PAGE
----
Genetic Testing and Counseling

If you’ve ever wonder whether genetic testing for various type of cancers might be right for you, UMC is here to help you learn more about the process.

What is genetic testing?

Genetic testing looks for specific changes in your genes called mutations. This type of testing does not predict whether you will develop cancer in your lifetime but helps estimate your chance of developing cancer in your lifetime. Genetic testing is most often recommended for patients with cancer or for close relatives of patients who have been diagnosed with a genetic mutation because these genes can be passed from parent to child.

Genetic testing is available for breast, ovarian, colon, thyroid, prostate, pancreatic, kidney and stomach cancers as well as melanoma and sarcoma. Only 6%-10% of cancers are thought to be related to an inherited gene mutation.

Do I need genetic testing for cancer?

Genetic testing may be recommended for people who have had certain cancers, or:

  • Several first-degree relatives (mother, father, sisters, brothers, children) with cancer
  • Three or more relatives on one side of the family who have had the same type of cancer
  • A cluster of cancers in your family that are known to be linked to a single gene mutation (such as breastovarian, and pancreatic cancers).
  • A family member with more than 1 type of cancer 
  • Family members who had cancer at an age younger than normal for that type of cancer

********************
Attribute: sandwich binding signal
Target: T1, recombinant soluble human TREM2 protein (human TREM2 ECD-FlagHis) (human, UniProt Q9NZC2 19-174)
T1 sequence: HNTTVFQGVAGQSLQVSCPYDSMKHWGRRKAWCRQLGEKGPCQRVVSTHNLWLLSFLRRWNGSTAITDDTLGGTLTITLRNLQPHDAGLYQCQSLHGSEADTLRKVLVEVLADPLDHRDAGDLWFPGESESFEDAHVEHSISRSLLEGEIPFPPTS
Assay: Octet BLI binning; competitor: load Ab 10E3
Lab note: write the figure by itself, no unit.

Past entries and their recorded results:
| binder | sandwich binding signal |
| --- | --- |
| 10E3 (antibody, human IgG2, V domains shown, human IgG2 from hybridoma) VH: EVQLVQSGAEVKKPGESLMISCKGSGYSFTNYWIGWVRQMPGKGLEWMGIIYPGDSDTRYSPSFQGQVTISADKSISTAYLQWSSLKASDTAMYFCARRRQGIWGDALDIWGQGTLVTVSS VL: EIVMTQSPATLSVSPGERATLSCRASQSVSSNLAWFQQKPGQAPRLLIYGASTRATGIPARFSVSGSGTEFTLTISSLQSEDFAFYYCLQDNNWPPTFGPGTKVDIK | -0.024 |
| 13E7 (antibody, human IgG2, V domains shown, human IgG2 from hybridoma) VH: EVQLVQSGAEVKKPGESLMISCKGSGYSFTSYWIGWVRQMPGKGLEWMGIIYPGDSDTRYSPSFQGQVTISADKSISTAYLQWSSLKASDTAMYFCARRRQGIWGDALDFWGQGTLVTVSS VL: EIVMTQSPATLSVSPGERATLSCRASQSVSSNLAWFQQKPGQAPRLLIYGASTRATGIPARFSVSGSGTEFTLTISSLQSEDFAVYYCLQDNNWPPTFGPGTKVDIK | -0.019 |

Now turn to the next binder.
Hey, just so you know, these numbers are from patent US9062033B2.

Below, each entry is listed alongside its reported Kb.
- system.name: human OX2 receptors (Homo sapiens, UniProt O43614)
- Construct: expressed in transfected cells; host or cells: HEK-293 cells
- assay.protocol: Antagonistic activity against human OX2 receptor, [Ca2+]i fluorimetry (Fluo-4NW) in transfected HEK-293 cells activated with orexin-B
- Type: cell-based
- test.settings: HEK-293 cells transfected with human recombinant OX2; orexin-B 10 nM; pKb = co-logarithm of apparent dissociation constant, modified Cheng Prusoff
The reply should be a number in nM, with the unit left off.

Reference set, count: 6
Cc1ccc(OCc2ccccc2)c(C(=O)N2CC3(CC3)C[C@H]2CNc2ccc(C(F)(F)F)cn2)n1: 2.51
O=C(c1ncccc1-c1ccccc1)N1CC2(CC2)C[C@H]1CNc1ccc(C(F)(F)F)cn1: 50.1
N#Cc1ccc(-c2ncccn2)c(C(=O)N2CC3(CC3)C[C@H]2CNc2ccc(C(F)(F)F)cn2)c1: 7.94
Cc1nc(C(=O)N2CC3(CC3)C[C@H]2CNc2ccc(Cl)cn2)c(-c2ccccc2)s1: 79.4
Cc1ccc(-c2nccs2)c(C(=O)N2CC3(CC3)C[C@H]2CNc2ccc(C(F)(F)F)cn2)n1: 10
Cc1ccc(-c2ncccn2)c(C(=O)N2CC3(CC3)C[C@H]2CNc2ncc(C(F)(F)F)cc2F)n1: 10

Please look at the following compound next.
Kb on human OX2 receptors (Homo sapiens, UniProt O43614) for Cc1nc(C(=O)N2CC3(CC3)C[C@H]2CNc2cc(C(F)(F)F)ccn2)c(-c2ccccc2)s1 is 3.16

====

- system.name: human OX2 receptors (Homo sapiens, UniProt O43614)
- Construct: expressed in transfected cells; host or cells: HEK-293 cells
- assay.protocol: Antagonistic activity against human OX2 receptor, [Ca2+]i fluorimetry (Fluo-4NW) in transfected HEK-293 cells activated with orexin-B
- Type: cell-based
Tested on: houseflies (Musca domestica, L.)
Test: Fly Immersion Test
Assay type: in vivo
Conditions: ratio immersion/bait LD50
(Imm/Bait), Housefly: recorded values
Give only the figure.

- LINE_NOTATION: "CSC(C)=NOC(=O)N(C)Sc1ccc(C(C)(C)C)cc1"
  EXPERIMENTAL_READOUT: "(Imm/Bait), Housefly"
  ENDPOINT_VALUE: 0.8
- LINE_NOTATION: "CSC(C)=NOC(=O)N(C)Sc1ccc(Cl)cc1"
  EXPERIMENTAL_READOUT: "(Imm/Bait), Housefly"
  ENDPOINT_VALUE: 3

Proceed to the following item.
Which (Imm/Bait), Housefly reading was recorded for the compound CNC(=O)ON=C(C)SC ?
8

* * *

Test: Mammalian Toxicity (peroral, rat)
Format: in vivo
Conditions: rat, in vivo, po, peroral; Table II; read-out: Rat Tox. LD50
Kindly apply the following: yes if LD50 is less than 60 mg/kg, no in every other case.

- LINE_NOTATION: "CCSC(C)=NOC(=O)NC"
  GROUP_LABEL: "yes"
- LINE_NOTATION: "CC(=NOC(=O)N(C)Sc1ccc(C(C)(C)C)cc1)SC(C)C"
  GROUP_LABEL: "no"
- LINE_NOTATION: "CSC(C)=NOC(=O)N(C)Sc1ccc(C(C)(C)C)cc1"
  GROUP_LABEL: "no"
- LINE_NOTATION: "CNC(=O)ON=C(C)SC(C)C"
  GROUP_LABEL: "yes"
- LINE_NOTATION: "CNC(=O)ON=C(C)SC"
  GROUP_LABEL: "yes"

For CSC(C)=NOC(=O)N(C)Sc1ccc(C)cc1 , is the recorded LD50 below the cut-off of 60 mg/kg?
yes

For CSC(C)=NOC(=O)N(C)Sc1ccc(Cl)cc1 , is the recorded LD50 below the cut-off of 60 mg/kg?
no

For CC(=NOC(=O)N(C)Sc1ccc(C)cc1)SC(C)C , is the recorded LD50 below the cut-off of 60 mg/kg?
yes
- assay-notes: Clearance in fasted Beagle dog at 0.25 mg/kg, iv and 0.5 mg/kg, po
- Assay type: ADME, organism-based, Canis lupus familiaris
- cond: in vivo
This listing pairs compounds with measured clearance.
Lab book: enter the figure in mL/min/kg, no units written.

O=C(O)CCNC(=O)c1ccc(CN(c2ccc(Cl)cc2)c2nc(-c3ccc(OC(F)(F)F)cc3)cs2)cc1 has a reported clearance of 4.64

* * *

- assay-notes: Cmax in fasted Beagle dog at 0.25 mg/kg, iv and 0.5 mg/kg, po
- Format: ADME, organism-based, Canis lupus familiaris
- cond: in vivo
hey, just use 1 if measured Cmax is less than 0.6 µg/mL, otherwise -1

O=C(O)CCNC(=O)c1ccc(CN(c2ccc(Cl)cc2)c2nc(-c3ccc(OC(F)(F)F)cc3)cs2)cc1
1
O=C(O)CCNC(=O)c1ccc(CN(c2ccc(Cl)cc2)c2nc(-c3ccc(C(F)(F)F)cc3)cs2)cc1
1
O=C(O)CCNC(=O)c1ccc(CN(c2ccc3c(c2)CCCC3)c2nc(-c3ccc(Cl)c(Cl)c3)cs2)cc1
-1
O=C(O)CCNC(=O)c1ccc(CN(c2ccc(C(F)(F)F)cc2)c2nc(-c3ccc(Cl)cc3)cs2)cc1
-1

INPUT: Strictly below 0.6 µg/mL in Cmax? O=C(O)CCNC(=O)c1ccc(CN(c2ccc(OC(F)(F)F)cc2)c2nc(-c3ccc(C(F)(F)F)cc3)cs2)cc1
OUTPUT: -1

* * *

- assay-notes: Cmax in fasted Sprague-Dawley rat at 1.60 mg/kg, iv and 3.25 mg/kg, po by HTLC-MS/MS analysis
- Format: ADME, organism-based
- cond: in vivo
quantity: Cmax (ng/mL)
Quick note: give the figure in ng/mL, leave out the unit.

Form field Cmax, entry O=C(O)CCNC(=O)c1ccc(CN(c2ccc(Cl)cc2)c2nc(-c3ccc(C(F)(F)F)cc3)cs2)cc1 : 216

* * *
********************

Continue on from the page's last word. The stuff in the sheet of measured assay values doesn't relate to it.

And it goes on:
• Rare cancers such as ovarian, pancreatic, male breast cancer or metastatic prostate cancers
  • Ethnicity (for example, Jewish ancestry is linked to ovarian and breast cancers)
  • A physical finding that’s linked to an inherited cancer (such as having many colon polyps)
  • A known genetic mutation in one or more family members who have already had genetic testing

Our genetic testing process

You will meet with a genetic specialist to make sure you understand the test and want to pursue testing. To determine whether you should be tested, you will need to provide as much detail about your family history as possible. You will then provide informed consent for testing to help ensure you understand all the testing procedures and possibilities. Genetic testing through the blood or saliva takes 30 minutes to an hour to complete. Results will be available in 3-4 weeks.

Insurance coverage for testing

Genetic testing is covered by many health insurance plans. Many of the genetic testing companies also offer financial assistance to help make testing affordable. These options will be discussed at your visit.

To learn more about our genetic testing services call the UMC Cancer Center at 806.775.8600.

Commission on Cancer Accredited Program - A Quality Program of the American College of Surgeons

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